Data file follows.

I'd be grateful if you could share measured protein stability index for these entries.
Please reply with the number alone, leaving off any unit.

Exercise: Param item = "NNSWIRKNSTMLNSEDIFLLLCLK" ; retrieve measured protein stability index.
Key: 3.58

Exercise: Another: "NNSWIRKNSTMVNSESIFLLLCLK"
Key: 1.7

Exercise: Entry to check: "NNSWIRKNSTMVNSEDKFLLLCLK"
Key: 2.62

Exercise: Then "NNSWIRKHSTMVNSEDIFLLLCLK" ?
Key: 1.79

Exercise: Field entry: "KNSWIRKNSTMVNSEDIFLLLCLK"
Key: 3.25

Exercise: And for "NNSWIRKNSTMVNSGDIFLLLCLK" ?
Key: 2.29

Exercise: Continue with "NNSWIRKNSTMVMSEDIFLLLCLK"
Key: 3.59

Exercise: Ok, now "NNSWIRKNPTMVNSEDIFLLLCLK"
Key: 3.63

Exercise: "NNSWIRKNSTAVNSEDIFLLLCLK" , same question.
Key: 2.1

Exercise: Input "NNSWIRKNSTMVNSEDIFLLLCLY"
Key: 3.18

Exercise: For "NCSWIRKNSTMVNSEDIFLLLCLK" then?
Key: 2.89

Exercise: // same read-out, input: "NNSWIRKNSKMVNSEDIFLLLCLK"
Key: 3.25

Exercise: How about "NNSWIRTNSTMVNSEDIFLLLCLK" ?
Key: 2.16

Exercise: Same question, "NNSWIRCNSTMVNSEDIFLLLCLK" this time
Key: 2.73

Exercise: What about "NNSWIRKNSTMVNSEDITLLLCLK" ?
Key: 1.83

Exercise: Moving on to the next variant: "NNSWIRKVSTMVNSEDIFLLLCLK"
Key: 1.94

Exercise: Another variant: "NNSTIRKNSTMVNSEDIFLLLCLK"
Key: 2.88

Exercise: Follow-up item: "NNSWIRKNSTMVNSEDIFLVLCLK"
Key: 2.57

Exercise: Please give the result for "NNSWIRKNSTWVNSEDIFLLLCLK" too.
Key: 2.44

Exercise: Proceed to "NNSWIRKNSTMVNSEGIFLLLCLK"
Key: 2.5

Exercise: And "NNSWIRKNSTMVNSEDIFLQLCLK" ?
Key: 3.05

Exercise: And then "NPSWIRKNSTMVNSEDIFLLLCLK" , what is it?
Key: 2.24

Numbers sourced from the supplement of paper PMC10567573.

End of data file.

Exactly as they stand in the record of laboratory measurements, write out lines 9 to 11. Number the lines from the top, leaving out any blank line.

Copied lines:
Exercise: Then "NNSWIRKHSTMVNSEDIFLLLCLK" ?
Key: 1.79

Exercise: Field entry: "KNSWIRKNSTMVNSEDIFLLLCLK"